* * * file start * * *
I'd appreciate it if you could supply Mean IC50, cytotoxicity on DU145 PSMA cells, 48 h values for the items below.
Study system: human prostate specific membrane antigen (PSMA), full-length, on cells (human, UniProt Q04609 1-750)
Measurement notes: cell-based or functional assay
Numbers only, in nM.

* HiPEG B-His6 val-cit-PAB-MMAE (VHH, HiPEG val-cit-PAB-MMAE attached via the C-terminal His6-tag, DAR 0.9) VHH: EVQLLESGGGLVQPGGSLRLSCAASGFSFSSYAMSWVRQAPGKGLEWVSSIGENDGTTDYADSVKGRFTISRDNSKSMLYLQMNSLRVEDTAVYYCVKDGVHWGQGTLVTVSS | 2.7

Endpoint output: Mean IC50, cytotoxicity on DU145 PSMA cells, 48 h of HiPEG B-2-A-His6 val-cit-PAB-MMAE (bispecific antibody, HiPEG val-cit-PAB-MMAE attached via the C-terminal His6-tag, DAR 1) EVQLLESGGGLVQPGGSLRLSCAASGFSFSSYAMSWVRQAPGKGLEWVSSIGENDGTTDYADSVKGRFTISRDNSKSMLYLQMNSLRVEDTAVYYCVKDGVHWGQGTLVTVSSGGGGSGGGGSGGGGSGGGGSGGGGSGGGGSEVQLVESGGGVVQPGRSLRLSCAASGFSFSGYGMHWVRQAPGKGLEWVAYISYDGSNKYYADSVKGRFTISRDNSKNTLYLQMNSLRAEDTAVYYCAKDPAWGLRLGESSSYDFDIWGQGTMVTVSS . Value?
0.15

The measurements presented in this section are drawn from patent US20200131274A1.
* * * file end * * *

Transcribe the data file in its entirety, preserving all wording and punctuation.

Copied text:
I'd appreciate it if you could supply Mean IC50, cytotoxicity on DU145 PSMA cells, 48 h values for the items below.
Study system: human prostate specific membrane antigen (PSMA), full-length, on cells (human, UniProt Q04609 1-750)
Measurement notes: cell-based or functional assay
Numbers only, in nM.

* HiPEG B-His6 val-cit-PAB-MMAE (VHH, HiPEG val-cit-PAB-MMAE attached via the C-terminal His6-tag, DAR 0.9) VHH: EVQLLESGGGLVQPGGSLRLSCAASGFSFSSYAMSWVRQAPGKGLEWVSSIGENDGTTDYADSVKGRFTISRDNSKSMLYLQMNSLRVEDTAVYYCVKDGVHWGQGTLVTVSS | 2.7

Endpoint output: Mean IC50, cytotoxicity on DU145 PSMA cells, 48 h of HiPEG B-2-A-His6 val-cit-PAB-MMAE (bispecific antibody, HiPEG val-cit-PAB-MMAE attached via the C-terminal His6-tag, DAR 1) EVQLLESGGGLVQPGGSLRLSCAASGFSFSSYAMSWVRQAPGKGLEWVSSIGENDGTTDYADSVKGRFTISRDNSKSMLYLQMNSLRVEDTAVYYCVKDGVHWGQGTLVTVSSGGGGSGGGGSGGGGSGGGGSGGGGSGGGGSEVQLVESGGGVVQPGRSLRLSCAASGFSFSGYGMHWVRQAPGKGLEWVAYISYDGSNKYYADSVKGRFTISRDNSKNTLYLQMNSLRAEDTAVYYCAKDPAWGLRLGESSSYDFDIWGQGTMVTVSS . Value?
0.15

The measurements presented in this section are drawn from patent US20200131274A1.